Once the issue of delegates and guests has been handled, one of the more pressing matters is how to ensure that all of the items that need shipping get to the appropriate destination. The challenge is to get them through customs on time and all of them arrive in one piece. For instance, MGM Grand Macau recently hosted a lavish Indian-themed event that required shipment from India of everything from food to decorations to costumes and table settings for a five-day event with a guest list of 400 people. A spokesperson from the hotel’s events team explained that the efforts required extensive advanced planning, coordination with the Macau government for permission to fast-track goods through customs, and daily interaction with a team out of Mumbai to track and organise the timeline and receipt of all shipments.
There are also a few points that every company should note when in the planning stages of an event. Angeline Lue, director of sales and marketing for the Kuala Lumpur Convention Centre, says: “You should bear in mind language differences and cultural sensitivity and be aware of local visa and custom regulations. Also, take note of local public holidays, religious holidays and calendar days. For instance, a weekend in Kuala Lumpur is Saturday and Sunday, whereas a weekend in Dubai is Friday and Saturday.”
From the start, a reputable logistics company should be involved. This way, an expert is able to advise on potentially prohibited goods, those that may be held up at customs. Global Produce Events’ Lamusse, whose company coordinated 215 companies from 33 countries (representing five continents) at their most recent event in Hong Kong, says that groups should “select and appoint a top-notch official logistics service provider that is very experienced” to handle perishables and sensitive products. He notes that besides the right choice of freight companies, “the most important thing is to make sure that the timeline established for the shipping is adhered to in order for items to arrive at the venue on time and in the best possible condition”.
Groups also need to make sure that the accompanying documentation is correct to avoid any slowdown.
With careful planning and a realistic timeline, anything “such as medical equipment, technology, office supplies and souvenirs” will arrive safely at the convention centre or venue, adds QSNCC’s Perapan.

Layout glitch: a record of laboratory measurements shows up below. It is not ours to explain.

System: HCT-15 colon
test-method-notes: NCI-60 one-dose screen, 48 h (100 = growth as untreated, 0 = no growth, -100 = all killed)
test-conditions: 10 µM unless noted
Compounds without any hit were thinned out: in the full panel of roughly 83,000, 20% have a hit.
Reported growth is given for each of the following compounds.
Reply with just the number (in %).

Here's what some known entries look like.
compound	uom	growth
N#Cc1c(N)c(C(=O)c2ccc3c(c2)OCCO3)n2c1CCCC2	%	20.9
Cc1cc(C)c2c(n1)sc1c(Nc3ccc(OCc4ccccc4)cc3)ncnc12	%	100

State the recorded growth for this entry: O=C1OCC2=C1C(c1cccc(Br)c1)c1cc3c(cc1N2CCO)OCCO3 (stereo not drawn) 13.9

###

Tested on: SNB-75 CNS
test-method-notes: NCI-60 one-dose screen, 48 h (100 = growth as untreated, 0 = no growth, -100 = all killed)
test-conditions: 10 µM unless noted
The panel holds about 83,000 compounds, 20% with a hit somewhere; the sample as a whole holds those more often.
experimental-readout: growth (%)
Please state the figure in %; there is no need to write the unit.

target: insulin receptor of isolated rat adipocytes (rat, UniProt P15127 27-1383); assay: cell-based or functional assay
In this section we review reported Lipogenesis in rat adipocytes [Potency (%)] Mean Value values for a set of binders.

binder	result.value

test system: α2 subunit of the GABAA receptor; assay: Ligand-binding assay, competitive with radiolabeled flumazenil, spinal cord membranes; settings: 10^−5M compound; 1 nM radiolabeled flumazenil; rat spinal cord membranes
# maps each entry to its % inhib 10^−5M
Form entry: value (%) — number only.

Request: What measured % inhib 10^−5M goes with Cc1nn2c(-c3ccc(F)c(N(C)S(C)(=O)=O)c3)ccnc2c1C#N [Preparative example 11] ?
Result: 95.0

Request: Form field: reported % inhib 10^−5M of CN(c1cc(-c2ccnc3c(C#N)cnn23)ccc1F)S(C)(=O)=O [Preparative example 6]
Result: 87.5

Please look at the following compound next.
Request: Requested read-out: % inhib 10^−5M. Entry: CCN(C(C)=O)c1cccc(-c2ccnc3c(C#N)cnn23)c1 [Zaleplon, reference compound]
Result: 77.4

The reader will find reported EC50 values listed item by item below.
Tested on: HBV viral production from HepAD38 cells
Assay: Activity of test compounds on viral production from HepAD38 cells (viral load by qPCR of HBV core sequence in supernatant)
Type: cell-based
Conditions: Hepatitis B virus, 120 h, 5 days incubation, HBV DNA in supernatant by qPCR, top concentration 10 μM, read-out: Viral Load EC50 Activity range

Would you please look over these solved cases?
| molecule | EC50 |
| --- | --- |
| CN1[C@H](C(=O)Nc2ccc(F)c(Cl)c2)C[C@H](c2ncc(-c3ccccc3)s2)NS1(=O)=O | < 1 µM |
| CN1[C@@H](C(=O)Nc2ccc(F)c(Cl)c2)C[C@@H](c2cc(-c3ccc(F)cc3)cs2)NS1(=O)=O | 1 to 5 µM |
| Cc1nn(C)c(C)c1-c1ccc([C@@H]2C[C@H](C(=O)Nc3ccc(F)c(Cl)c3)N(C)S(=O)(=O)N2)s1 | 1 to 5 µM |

One component of logistics not to be overlooked is risk management, or more colloquially, hedging your bets. If no contingency plan exists when a shipment doesn’t arrive on time or a service provider doesn’t show up, business-event organisers leave themselves open to a host of potential problems.
The first step to take is to identify situations that are inherently uncontrollable, like outdoor events in a monsoon season or leaving food selection until the end and asking delegates about dietary restrictions at the last minute. Doing your homework about guest preferences and about the venue is essential in preparing for an event.
At QSNCC, Perapan says the centre’s professional team plan the event from construction to F&B. She points out that every step of the way during the coordination process, there is a contingency plan in place.
There’s nothing like local knowledge when a group needs help in a pinch, says Wong. “We have very capable local suppliers that are able to provide support on short notice of even less than one to three hours, depending on time of day and the [scope] of work required.”
Lue agrees that an experienced partner on site is indispensable. “Should an emergency set-up or event design be necessary, our professional and experienced team is able to use resources on hand to ensure the solution meets a client’s requirements.”
Logistics seems like an overwhelming project when it comes to events and conferences both big and small. Breaking them down by category, however, most aspects of transportation logistics can be handled effectively and efficiently with enough advance planning.
• Shipping: An airfreight or courier service can be used by companies when they are late in sending out materials for an event. Be warned though that they will have to pay the penalty for using such expensive freight services.
• Shuttle transportation: We normally build-in a reserve time of 15 minutes. If the departure time is set at 8am, then the official pick-up is at 7.45am. During peak hours, we may have to allocate more time and allocate more vehicles for transfer purposes.
• Signage: Large and proper signage on the respective vehicles is important for easy identification purposes and the provision of ushers at such points will also expedite delegate movement.
• Risk management: Always have reserve vehicles on stand-by as a sweeper to pick up stragglers, who may forget about departure times.
• Post-event: AOSCE staff will normally check the site at the end of an event to ensure that guests did not leave any personal items behind and at the same time ensure that all delegates have left the venue.
Amos Wong, AOS Conventions and Events, Malaysia
PLAN THE IMPOSSIBLE
“A few years ago, we organised an international event at Queen Sirikit National Convention Centre. About 4,000 people from around the world came for the event and stayed in 16 official hotels in the Sukhumvit area. This was convenient enough for events at the QSNCC.
“However, the venue for the gala dinner was on the other side of Bangkok. We had only two hours to transfer 4,000 people across town during rush hour. We had to consider not only how we would transfer the people but also where we would park the buses.
“We arranged for eight fleets of 10 buses each and asked for a police escort. We also organised the buses to park in a lot about a kilometre from the venue and then arranged a transfer from the gala dinner directly back to the hotels.”
Perapan Angkhasuko, PCO manager at the Queen Sirikit National Convention Centre